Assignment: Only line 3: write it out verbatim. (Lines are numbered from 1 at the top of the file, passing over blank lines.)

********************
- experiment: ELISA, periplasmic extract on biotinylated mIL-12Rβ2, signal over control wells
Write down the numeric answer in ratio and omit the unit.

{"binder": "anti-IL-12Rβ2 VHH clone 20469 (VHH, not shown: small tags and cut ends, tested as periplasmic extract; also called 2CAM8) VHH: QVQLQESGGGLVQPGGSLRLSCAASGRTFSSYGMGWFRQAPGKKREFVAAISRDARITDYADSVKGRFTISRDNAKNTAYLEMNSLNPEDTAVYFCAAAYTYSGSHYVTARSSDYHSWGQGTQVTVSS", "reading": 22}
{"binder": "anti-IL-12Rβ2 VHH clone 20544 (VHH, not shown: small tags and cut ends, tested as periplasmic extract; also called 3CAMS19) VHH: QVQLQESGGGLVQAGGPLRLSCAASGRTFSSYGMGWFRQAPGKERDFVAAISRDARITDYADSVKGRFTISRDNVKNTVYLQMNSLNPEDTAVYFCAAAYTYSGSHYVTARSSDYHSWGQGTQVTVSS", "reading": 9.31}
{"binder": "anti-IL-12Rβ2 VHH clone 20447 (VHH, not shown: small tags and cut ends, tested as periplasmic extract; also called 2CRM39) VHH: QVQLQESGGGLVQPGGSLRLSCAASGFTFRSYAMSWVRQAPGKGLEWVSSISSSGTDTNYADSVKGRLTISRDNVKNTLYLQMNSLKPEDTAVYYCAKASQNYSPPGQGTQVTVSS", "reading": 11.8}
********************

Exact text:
{"binder": "anti-IL-12Rβ2 VHH clone 20469 (VHH, not shown: small tags and cut ends, tested as periplasmic extract; also called 2CAM8) VHH: QVQLQESGGGLVQPGGSLRLSCAASGRTFSSYGMGWFRQAPGKKREFVAAISRDARITDYADSVKGRFTISRDNAKNTAYLEMNSLNPEDTAVYFCAAAYTYSGSHYVTARSSDYHSWGQGTQVTVSS", "reading": 22}